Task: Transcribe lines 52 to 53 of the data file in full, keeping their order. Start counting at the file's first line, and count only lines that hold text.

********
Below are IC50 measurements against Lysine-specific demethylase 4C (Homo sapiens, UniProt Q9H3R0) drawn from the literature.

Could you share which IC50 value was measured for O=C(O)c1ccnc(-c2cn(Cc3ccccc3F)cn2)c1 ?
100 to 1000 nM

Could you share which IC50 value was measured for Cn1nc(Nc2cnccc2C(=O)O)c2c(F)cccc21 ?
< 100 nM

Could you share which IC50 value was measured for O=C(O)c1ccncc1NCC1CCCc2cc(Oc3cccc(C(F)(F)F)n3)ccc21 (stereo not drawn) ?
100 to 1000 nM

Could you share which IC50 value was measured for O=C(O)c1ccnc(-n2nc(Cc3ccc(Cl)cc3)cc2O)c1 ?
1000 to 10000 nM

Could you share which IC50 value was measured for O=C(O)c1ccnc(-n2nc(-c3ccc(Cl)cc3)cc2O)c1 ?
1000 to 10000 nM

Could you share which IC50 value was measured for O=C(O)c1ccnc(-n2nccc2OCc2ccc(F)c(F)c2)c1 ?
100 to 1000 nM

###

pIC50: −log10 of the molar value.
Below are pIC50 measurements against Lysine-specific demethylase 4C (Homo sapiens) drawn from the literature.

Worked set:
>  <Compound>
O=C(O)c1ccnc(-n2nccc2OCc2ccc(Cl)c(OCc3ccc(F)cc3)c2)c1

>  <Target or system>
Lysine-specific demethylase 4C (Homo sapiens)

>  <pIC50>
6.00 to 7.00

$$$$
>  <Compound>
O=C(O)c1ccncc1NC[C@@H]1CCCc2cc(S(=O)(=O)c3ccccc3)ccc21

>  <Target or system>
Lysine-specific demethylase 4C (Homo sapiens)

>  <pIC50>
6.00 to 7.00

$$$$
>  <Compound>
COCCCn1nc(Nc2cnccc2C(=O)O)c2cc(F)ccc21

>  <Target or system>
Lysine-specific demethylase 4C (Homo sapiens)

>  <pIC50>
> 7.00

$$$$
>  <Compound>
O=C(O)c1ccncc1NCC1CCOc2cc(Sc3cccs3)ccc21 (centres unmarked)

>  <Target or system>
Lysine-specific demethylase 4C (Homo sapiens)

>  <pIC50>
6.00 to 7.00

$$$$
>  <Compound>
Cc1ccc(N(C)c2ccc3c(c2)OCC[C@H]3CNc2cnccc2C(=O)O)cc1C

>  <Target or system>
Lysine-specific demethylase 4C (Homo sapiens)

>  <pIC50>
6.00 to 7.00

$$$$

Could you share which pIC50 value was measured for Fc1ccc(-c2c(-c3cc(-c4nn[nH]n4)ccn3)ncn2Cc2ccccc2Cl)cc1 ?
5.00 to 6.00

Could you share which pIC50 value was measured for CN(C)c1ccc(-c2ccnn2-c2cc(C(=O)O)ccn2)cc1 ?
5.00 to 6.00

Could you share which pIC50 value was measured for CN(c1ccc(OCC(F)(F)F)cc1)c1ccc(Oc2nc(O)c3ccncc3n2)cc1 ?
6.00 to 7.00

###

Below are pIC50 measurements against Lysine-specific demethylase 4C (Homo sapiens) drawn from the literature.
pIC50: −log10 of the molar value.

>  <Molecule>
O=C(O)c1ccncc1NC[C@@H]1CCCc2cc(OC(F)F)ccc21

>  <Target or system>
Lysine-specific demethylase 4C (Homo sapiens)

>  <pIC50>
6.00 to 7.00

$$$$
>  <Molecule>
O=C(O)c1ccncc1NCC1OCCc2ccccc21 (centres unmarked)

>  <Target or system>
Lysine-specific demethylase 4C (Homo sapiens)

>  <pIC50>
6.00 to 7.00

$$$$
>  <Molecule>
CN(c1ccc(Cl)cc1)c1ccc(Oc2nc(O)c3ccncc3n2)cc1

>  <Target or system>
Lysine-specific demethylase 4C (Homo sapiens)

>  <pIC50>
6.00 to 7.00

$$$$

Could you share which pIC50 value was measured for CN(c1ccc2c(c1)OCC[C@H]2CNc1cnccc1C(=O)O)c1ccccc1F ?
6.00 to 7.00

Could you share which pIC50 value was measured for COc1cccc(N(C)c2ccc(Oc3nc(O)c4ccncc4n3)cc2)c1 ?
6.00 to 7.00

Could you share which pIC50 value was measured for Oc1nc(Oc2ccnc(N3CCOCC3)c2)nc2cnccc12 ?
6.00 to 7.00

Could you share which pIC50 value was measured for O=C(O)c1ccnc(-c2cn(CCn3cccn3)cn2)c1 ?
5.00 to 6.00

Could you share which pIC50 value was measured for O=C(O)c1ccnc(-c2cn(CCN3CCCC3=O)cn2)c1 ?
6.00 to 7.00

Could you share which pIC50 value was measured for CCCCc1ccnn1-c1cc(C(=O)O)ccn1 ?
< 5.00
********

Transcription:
$$$$

Could you share which pIC50 value was measured for Fc1ccc(-c2c(-c3cc(-c4nn[nH]n4)ccn3)ncn2Cc2ccccc2Cl)cc1 ?